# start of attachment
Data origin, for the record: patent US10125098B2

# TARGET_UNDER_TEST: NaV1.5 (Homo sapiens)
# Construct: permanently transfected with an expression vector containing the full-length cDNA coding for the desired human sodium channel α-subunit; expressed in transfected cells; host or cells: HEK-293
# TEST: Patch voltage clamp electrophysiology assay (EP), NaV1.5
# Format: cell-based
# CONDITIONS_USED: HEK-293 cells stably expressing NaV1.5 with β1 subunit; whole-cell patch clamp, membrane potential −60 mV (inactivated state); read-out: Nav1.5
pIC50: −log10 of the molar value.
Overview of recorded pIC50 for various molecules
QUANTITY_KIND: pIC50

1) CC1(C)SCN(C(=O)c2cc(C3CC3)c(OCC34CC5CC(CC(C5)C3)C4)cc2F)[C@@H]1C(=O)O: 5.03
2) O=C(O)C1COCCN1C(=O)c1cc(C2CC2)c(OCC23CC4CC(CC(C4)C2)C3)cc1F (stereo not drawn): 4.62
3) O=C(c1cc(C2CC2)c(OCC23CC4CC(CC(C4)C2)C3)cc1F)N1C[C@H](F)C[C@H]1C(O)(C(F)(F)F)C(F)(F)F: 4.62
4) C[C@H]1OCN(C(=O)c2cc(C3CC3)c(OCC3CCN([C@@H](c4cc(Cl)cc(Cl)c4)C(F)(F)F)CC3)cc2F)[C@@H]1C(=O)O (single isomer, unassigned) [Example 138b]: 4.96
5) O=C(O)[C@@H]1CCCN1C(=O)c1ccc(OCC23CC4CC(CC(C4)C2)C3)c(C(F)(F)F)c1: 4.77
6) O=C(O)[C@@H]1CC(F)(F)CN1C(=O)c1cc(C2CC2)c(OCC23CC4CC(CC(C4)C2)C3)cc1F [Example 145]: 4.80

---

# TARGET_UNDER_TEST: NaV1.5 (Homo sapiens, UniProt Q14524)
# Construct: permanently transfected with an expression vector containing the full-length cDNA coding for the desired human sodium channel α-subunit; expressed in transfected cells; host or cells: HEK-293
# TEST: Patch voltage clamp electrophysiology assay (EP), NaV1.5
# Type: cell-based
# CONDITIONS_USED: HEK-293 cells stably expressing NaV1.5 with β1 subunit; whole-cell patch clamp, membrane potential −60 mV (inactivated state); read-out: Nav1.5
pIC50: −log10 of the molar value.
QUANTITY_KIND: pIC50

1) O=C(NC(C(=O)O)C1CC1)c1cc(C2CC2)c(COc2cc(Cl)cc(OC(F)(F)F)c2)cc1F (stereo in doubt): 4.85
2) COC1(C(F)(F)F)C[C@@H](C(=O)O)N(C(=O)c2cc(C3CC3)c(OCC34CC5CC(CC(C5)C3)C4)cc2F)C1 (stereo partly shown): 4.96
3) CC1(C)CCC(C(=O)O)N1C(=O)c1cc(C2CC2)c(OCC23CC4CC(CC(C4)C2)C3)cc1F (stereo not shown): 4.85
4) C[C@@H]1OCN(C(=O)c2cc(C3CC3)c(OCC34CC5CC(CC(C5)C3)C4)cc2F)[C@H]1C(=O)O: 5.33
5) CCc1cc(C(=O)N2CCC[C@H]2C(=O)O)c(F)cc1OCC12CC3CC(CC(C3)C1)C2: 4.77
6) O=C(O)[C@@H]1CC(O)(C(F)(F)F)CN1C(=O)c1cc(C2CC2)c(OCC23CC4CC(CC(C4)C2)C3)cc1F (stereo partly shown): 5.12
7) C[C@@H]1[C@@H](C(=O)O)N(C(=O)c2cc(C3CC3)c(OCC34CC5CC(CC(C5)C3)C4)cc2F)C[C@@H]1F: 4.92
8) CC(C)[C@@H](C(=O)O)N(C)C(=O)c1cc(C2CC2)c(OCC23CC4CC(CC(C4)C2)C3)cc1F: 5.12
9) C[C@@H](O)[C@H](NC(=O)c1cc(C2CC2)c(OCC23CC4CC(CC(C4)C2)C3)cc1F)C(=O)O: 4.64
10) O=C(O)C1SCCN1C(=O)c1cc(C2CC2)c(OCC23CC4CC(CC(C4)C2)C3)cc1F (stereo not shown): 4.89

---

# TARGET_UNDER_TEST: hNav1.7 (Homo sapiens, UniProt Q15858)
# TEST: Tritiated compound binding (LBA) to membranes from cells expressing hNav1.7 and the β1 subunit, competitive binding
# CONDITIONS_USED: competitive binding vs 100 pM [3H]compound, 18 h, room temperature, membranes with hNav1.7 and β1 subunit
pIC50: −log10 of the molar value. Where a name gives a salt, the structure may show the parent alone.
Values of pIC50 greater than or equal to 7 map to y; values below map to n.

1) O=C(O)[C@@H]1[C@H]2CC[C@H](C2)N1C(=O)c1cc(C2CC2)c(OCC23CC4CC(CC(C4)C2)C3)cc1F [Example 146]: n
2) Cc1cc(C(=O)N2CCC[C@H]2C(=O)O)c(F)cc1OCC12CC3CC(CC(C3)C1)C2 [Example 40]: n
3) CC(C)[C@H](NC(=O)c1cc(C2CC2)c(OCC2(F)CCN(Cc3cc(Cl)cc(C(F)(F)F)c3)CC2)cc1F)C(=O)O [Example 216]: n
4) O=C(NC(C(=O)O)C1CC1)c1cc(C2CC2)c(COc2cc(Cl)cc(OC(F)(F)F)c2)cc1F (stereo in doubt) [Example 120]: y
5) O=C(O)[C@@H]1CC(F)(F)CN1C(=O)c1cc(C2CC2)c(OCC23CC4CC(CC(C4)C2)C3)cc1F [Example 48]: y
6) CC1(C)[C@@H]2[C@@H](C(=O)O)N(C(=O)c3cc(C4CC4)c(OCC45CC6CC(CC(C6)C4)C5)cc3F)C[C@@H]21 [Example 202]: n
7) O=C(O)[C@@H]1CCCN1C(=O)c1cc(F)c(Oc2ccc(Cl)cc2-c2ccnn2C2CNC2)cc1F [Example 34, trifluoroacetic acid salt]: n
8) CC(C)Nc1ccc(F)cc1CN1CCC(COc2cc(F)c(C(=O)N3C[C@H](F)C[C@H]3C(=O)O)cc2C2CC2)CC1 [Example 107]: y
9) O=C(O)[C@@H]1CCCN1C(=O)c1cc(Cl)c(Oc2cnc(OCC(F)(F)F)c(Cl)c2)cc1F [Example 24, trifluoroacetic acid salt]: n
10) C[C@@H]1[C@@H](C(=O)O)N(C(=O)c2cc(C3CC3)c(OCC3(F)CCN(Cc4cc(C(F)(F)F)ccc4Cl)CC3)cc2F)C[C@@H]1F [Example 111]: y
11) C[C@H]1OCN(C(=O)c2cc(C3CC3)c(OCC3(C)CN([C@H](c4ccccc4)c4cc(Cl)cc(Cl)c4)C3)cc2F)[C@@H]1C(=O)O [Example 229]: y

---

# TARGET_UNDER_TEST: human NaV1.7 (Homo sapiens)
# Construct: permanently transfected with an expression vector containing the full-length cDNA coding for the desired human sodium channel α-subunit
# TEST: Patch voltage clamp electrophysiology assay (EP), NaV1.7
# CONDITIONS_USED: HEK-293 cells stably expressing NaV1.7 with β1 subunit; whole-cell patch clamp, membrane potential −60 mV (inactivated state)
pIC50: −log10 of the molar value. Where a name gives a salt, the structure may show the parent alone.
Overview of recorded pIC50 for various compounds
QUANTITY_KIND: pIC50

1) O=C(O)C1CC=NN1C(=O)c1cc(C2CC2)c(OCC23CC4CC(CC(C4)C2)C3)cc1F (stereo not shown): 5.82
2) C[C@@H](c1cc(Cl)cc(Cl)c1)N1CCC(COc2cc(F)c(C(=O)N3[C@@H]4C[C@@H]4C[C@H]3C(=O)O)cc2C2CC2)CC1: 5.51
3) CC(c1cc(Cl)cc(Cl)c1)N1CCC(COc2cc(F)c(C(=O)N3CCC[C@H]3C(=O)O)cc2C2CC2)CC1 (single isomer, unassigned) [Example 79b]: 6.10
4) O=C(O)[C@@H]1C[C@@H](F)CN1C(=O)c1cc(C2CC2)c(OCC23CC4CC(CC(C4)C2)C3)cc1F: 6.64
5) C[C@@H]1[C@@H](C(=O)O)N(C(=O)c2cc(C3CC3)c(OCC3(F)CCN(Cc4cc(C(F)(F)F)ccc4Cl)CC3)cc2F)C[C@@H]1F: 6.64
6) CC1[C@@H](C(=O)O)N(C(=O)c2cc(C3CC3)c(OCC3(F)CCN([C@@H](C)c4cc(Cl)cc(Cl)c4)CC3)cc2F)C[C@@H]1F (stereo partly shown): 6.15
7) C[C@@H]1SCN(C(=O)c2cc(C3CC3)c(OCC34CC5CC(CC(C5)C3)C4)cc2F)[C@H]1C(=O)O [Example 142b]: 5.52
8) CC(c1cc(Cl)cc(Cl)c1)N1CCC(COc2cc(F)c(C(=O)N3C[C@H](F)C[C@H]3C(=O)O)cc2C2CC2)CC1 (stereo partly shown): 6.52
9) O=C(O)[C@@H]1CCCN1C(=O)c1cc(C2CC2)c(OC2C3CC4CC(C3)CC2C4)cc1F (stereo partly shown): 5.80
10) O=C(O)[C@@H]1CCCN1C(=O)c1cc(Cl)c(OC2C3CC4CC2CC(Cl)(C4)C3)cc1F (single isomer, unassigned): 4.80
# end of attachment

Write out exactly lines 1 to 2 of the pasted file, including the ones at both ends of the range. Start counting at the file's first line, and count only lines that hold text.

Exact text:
Data origin, for the record: patent US10125098B2

# TARGET_UNDER_TEST: NaV1.5 (Homo sapiens)